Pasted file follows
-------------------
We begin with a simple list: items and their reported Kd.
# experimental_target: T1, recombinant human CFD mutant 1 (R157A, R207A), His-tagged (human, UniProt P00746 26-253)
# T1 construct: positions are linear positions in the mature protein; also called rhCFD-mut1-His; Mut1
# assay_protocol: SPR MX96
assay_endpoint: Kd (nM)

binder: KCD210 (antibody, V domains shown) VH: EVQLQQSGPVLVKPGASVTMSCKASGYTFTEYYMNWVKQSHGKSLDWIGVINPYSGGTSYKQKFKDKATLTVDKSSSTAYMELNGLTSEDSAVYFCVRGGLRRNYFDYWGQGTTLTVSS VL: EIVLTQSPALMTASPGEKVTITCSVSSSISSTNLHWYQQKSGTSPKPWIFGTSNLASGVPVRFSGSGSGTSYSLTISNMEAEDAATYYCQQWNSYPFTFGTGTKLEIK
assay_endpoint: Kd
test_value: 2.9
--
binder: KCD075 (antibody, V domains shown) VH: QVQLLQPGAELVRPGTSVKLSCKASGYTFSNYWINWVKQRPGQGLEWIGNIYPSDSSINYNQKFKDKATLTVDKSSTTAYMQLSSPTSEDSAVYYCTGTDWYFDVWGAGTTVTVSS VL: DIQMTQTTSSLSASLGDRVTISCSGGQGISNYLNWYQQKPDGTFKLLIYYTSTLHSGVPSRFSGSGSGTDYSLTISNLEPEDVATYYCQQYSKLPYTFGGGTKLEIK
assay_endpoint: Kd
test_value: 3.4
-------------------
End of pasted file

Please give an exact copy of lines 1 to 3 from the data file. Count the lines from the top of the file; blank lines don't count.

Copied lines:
We begin with a simple list: items and their reported Kd.
# experimental_target: T1, recombinant human CFD mutant 1 (R157A, R207A), His-tagged (human, UniProt P00746 26-253)
# T1 construct: positions are linear positions in the mature protein; also called rhCFD-mut1-His; Mut1